We all might agree that a nurse who's been convicted of sexually assaulting a patient shouldn't hold a nursing license. But what about someone convicted of driving while intoxicated? What about a second offense? Or a third that results in death? Where should the line be drawn?
In some states there is no line. That's the impression I got from the recent work of Charles Ornstein and Tracy Weber, Pulitzer Prize–winning journalists who worked for the Los Angeles Times and who are now with ProPublica, a new nonprofit news organization dedicated to "investigative journalism in the public interest" (www.propublica.org). Between October 5 and November 2, 2008, the Los Angeles Times and ProPublica published Ornstein and Weber's series on the large number of California RNs and LPNs with criminal convictions who are continuing to hold and renew their licenses. In one case, a nurse renewed his license while behind bars for attempted murder. The journalists noted that the California boards for registered and vocational nursing
* were inconsistent in mandating that applicants be fingerprinted.
* failed to have a system in place for discovering whether applicants for licenses or renewals had been convicted of a crime that would make them unfit to practice nursing.
* often acted so slowly, even when a nurse disclosed a history of criminal conviction, that a nurse could commit several crimes before the board took action (in one case, the board acted 10 years after a criminal conviction).
And the California Board of Registered Nursing failed to ask nurses to disclose criminal convictions on their license renewal applications.
Ornstein told me that more reports through ProPublica are forthcoming. He and Weber are delving deeply into this topic and looking beyond California. (Other states may not look much better. I'm licensed in New York State and have never been fingerprinted.)
Some nurses have questioned the journalists' motives; one nurse asked me, "Why don't they go after medicine?" The answer: medical boards have long been under scrutiny by journalists. Nursing is seldom in the spotlight.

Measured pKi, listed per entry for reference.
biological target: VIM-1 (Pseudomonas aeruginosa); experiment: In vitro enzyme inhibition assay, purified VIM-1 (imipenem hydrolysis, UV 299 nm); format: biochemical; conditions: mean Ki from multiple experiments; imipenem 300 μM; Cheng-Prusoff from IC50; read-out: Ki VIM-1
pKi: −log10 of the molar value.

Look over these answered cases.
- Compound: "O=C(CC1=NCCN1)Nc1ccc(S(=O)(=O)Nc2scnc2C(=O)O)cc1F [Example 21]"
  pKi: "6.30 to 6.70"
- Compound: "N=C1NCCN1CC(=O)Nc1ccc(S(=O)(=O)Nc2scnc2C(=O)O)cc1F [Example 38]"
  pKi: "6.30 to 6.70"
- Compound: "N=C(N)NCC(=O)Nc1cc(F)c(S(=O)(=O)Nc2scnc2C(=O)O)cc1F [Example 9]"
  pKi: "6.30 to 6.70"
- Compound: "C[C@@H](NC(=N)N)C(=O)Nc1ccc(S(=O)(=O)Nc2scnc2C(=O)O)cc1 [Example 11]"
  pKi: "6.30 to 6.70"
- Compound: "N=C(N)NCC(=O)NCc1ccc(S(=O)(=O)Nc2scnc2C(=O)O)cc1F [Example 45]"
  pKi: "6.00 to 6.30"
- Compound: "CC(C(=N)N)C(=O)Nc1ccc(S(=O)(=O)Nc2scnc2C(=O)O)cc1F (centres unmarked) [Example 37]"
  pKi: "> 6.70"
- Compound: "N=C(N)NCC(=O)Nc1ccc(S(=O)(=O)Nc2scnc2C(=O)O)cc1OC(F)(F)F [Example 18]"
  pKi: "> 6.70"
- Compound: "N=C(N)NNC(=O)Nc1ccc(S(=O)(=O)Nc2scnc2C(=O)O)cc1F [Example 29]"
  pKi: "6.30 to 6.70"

Ornstein and Weber's reports are causing state nursing boards and governments to examine whether boards have sufficient authority and resources to protect the public from nurses who pose a danger to patients (see "Protecting the Public from Bad Nurses," AJN Reports). After the first article in Ornstein and Weber's series ran, Carrie Lopez, director of the California Department of Consumer Affairs, announced that the California Board of Registered Nursing would require fingerprinting of all nurses—not just new applicants, who had been required to do so since 1990—and Ornstein told me that the board has added staff, too.
In this issue of AJN, Elizabeth H. Zhong and her colleagues at the National Council of State Boards of Nursing (NCSBN) report their findings of an exploratory study of recidivism among nurses on probation in six states for non–drug-or-alcohol-related offenses. The fact that the NCSBN could not access public databases in all states to get this information speaks to how much work needs to be done to even study such issues. Licensure has always been the purview of states, resulting in variation in how boards act. Zhong and colleagues report that almost 40% of nurses on probation in these six states in 2001 committed another act of professional misconduct between 2001 and 2005. Among the related major factors was history of a criminal conviction, suggesting that boards should carefully screen and monitor nurses with a criminal background.
This is a complex issue. Some boards punish nurses when they shouldn't—for example, in cases of health care errors resulting from unsafe systems. And not all nurses who have been convicted of a crime should lose their licenses or even be disciplined. But the determination shouldn't take 10 years. If state boards aren't looking out for nurses who shouldn't be practicing, I hope that journalists like Ornstein and Weber will continue to hold us all accountable.